In affirming, the New Jersey Supreme Court, 59 N.J. 365, 283 A.2d 321 observed "We add that whenever the facts permit an inference that the harmful event ensued from some defect (whether identifiable or not) in the product, the issue of liability is for the jury, and the plaintiff is not necessarily confined to the explanation his expert may advance." See also, General Motors Corp. v. Dillon, 367 A.2d 1020 (Del.Supr. 1976); Tweedy v. Wright Ford Sales, Inc., 64 Ill. 2d 570, 2 Ill.Dec. 282, 357 N.E.2d 449 (1976), where plaintiff's case was submitted to the jury without expert testimony, and Lynd v. Rockwell Manufacturing Co., 554 P.2d 1000 (Or.1976), where the court held it was error to direct a verdict for defendant where plaintiff failed to present expert testimony even though the case was premised on negligent design.

In the case at bar the jury was also entitled to consider the changes made by defendants in tightening the retention bolts on the Porsche automobile after the accident. This act was apparently unauthorized by plaintiff or Kilmer. It had the effect of denying plaintiff the opportunity to examine the car regarding this specific defect. Apropos to this occurrence is the statement by the Georgia court in Greer v. Andrew, 138 Ga. 663(3), 75 S.E. 1050 (1912): "Spoliation of evidence raises a presumption against the spoliator."

Exhibit 40 relating to defendant's recall campaign came into evidence without objection. It was a sample letter to customers composed by defendant Volkswagen for use by dealers such as defendant Gruber. The following paragraph appeared:

The Porsche factory advised us that the retaining bolts for steering gear and the lock rings should be reviewed. Under continued driving, these bolts may loosen, resulting in a serious impairment of steering control.

Defendants contend this evidence has no probative value. Certainly it does not prove a specific defect in Kilmer's car. It does, however, show the result of loosened bolts, i. e., a serious impairment of steering control. As such, it is entitled to full probative value by the jury. See Walker v. City of Clinton, 244 Iowa 1099, 59 N.W.2d 785 (1953); Punelli v. Punelli, 260 Iowa 549, 149 N.W.2d 784 (1967).

In Reid v. Automatic Electric Washer Co., 189 Iowa 964, 976, 179 N.W. 323, 328, we said: `It is the general rule that a material fact at issue may be established by hearsay evidence, where the same is admitted without objection.'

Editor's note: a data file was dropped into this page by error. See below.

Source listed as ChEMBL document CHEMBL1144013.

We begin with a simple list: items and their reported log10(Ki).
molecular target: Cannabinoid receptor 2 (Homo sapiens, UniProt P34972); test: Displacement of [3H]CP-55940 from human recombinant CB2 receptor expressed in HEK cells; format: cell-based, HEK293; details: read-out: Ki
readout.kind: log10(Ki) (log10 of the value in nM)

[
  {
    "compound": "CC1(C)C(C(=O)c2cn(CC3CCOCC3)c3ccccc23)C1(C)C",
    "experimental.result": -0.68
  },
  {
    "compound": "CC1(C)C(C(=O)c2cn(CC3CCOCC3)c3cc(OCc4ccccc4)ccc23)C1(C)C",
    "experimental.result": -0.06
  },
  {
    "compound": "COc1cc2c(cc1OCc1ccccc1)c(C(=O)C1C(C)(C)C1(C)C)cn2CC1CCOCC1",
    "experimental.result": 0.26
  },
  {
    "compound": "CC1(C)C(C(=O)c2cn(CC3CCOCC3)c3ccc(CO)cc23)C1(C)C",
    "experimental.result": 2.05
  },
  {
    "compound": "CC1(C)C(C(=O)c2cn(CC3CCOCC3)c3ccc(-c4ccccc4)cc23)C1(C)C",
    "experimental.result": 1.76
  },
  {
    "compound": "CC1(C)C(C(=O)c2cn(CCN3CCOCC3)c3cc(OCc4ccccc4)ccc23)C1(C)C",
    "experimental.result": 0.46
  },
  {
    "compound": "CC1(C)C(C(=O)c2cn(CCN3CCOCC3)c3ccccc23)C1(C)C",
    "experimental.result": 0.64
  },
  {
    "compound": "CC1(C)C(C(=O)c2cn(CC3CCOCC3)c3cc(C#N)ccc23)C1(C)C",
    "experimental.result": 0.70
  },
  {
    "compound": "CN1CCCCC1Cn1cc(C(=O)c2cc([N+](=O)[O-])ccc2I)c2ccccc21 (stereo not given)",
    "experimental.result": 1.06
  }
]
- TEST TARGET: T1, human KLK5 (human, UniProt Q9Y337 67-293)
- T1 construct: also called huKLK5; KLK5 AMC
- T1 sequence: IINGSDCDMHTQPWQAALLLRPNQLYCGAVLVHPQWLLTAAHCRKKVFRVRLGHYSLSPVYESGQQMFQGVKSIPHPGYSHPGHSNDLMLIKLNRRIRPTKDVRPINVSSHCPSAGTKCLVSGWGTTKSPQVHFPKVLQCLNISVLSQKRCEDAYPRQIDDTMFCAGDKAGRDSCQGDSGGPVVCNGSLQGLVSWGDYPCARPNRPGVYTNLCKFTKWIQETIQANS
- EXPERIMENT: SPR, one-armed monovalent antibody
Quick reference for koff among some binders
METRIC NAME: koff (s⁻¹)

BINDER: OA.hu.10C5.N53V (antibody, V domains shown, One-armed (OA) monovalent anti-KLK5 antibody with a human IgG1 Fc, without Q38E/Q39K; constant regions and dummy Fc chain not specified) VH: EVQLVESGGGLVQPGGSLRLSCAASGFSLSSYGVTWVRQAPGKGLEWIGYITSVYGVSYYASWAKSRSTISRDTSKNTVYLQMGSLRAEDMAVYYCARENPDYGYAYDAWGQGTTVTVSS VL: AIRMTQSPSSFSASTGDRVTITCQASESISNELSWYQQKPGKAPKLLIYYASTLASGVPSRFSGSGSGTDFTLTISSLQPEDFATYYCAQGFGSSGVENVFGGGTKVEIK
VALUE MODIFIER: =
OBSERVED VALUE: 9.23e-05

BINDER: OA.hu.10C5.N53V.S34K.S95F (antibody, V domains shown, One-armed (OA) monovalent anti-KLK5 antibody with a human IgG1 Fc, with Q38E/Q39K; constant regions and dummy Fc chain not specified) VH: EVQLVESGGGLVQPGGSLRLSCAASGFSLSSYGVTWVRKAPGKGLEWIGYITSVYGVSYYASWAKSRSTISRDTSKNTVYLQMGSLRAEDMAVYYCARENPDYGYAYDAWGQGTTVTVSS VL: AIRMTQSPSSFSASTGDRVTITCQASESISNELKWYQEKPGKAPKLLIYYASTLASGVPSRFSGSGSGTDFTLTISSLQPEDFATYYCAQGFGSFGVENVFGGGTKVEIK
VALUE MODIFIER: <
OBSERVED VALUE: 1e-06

Walker, supra at 1111.

The Iowa Court many years ago indicated the approach for determining if a jury issue had been established in a products liability case. In State Farm Ins. Co. v. Anderson-Weber, 252 Iowa 1289, 1301-2, 110 N.W.2d 449, 456, (1961) the court concluded:

Brakes should not be defective from the beginning. Steering mechanism should not fail, nor cars burn up within 10 days. When such things happen and there is evidence as to the cause, courts should be reluctant to deny the purchaser the right to submit his claim to a jury.

*524 Further, in Federated Mut. Imp. & H. Ins. Co. v. Dunkelberger, 172 N.W.2d 137, 144 (Iowa 1969), the court stated:

Generally the question of proximate cause is for the jury; it is only in exceptional cases that it may be decided as a matter of law.

From a review of all the evidence and the standards established by the cited authorities we hold plaintiff established sufficient facts for the submission to the jury of the question of liability under the strict liability theory.

II. Defendants offered the testimony of Derwyn Severy as an expert witness. Severy, a research engineer who has specialized in human factors engineering, was prepared to express his opinion of what happened based on his study of the facts surrounding the accident. Plaintiff's objection on the ground of improper foundation was sustained.

The trial court clearly set forth the reason for its ruling:

We're not dealing with a situation where we had measurements made. We're dealing with a situation where most of the physical facts you include in your hypothetical are estimates arrived at years afterward by people who were there but made no effort to make exact measurements. Nobody seemed to think the accident was worthy of any sort of investigation at the time. They so testified. The policemen were admittedly not investigating. Deputy Fiser stated that he didn't make any of the measurements or do any of the things he normally does because it was so obvious to him what happened. I mean, that's what bothers me about eliciting an expert opinion on these matters as we are dealing with such vague, general, ambiguousand I think there are some contradictions in some of the facts you include in your hypothetical.